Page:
Almost two years ago when this blog was started just before we purchased the beat-up 15+ year old Land Rover Defender for restoration we contemplated some of the possible options for disposal at the end (See Posts in Planning Category). Since that time the list of possible options has grown and evolved ifrom  selling in Ghana, selling in Morocco, or shipping to Canada to include shipping to South Africa to explore southern and eastern Africa and retaining in Ghana, perhaps on a shared ownership basis,  for future use in the region.  At the time we wound up our trip  all of those options save the Morocco one were still on the table.  I had obtained quotes for shipping to South Africa and expressions of interest to purchase from within Ghana,   We had weighed all these for some time and each had its merits, and its downsides.  If we sent it to South Africa it would open up whole new horizons in southern and eastern Africa, but would carry a large financial cost associated with shipping and storage.   Selling it or retaining it in Ghana would provide an incentive to return to try to get to Mali and other West African locations like Cote d’Ivoire, Senegal, etc.

One week before leaving Ghana we decided to ship our Defender back to Canada.  This was not at all an easy decision.  It was certainly the most convenient choice, as we were packing a container to return to Canada at the end of our posting and there was no additional cost to us or to the Government of Canada as my employer to sending the vehicle to Canada.  The question is how well will a older diesel that has never wintered fare in the Canadian climate.

Before we packed up the vehicle we took the time to do some maintenance (wheel alignment; oil and filter changes; replacement of some pulley bearings that were getting noisy; etc)  We also had a little end of trip party at Opere’s shop under the tree to recognize all the people who had worked on the restoration.  I gave Opere a few days notice, invited others around town and then our last Saturday before pack-up Laura and I loaded the fridge with Guinness, Malta, beer, soft drinks and juice; bought some meat patties and pizza and went and set up at Opere’s shop for a late afternoon party.   It was a crazy party, there were no women, but some of the boys started chanting “music! music! music!” and when we put some Ebo Taylor Ghanaian high life music on the stereo they started dancing.  Then everyone wanted a group picture.  I don’t have those pictures now but will upload them next week. (see separate post)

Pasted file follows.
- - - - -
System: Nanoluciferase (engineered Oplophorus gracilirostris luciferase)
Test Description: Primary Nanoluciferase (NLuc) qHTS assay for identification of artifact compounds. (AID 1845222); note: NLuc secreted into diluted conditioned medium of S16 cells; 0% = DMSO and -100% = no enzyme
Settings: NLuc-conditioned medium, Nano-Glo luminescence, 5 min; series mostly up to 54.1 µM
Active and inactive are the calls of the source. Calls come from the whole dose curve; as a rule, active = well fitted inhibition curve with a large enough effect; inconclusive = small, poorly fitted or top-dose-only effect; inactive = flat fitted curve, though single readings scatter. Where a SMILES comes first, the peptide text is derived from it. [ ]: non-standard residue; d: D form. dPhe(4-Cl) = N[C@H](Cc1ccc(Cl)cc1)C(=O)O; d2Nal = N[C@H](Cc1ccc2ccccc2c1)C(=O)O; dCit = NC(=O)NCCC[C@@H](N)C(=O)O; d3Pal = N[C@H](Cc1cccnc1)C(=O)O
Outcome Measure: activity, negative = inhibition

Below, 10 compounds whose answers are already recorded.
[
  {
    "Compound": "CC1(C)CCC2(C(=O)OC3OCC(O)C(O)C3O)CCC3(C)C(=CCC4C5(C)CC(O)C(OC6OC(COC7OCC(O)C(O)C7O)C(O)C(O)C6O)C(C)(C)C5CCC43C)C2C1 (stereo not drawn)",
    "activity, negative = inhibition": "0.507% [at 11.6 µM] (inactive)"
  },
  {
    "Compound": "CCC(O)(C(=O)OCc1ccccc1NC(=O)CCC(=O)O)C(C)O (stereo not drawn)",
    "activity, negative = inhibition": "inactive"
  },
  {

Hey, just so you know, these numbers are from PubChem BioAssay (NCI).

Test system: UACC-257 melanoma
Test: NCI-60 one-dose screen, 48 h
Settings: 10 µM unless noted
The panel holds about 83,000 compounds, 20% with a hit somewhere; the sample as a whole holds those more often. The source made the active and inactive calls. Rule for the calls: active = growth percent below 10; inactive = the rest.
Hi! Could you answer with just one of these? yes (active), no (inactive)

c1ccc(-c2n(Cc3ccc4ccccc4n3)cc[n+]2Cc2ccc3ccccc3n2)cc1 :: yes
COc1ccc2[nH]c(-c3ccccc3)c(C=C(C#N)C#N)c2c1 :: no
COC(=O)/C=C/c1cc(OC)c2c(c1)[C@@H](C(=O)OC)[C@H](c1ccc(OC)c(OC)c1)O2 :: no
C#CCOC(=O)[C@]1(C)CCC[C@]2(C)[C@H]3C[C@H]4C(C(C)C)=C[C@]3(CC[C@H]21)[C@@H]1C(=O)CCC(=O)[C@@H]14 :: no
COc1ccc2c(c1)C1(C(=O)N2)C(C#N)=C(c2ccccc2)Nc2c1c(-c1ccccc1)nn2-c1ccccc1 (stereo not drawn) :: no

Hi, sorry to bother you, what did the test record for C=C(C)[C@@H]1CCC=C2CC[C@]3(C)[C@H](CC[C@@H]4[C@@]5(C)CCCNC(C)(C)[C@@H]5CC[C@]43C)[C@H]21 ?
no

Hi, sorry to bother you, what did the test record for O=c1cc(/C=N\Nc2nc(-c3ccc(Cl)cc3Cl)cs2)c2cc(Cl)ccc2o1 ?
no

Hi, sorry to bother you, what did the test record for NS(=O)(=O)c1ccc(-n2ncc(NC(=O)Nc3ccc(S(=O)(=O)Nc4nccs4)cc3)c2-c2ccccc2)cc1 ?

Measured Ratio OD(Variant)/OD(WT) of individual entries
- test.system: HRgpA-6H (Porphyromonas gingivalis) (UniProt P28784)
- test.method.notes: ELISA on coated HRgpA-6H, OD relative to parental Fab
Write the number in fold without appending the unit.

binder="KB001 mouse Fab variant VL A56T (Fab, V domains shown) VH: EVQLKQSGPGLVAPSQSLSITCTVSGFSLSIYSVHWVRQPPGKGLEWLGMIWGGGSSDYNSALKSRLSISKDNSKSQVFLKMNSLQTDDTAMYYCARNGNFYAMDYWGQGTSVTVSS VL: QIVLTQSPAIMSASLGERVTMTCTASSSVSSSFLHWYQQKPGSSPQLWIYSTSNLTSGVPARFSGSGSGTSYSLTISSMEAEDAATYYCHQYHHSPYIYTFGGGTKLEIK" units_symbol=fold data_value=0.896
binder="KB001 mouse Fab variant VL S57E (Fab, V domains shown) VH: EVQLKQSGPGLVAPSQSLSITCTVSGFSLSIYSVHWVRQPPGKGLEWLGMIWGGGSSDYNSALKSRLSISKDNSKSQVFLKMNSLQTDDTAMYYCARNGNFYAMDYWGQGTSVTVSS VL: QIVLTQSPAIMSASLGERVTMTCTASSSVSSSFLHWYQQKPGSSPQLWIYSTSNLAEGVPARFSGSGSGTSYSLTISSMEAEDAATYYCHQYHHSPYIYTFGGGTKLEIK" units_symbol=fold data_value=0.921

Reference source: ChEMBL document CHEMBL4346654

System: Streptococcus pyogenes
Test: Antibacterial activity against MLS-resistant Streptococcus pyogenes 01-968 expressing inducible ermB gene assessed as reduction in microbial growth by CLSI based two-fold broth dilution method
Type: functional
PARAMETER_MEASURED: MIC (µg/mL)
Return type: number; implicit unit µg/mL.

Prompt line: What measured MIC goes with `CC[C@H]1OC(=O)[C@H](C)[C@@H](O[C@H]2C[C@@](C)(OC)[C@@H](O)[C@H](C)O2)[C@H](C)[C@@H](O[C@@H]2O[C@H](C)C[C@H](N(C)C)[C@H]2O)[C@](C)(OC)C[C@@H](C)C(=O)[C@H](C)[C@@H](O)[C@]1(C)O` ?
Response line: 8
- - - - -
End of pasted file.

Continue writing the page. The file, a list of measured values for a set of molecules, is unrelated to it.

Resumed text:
When the movers came they brought a flat-bed truck that the Defender could be driven on to and from there into the container. This was the culmination of two days with the packers at our house, who first packed all our personal belonging into 127 cardboard boxes, then loaded the boxes into wooden crates in the container parked in the street in front of the house.  The Land Rover came last and it was by no means a straightforward process.  They did not have ramps large enough to reach, so they ordered a truck that with a tilting flatbed that we drove onto, the idea being that then we would drive the Land Rover into the container.  The  container was still a good 24″ higher than the highest point the lift truck could get to.  The difference was closed by parking the lift truck on a speed bump down the road and backing the container up to it.  There was still almost a 12″ different in the height but we piled some 2x4s to create a sort of slope and clambered up that.  Unusual terrain, but terrain nonetheless and it is a Land Rover.    By the time we were finally done it was well after dark.

Loading the Landy onto a High-Cube container bound for Canada

After disconnecting the batteries a lot of time was spent fixing the vehicle in place, which included strapping it the base of the container and nailing wood strapping down around all the wheels.

So now I have to start to plan to receive the Defender in Ottawa in approximately two months time.  I do not think it is going to be useable in the winter and it is not going to fit in our garage so we will need a place to winter it.  In the spring we can begin to use it as a seasonal recreational vehicle that will no doubt turn a lot of heads.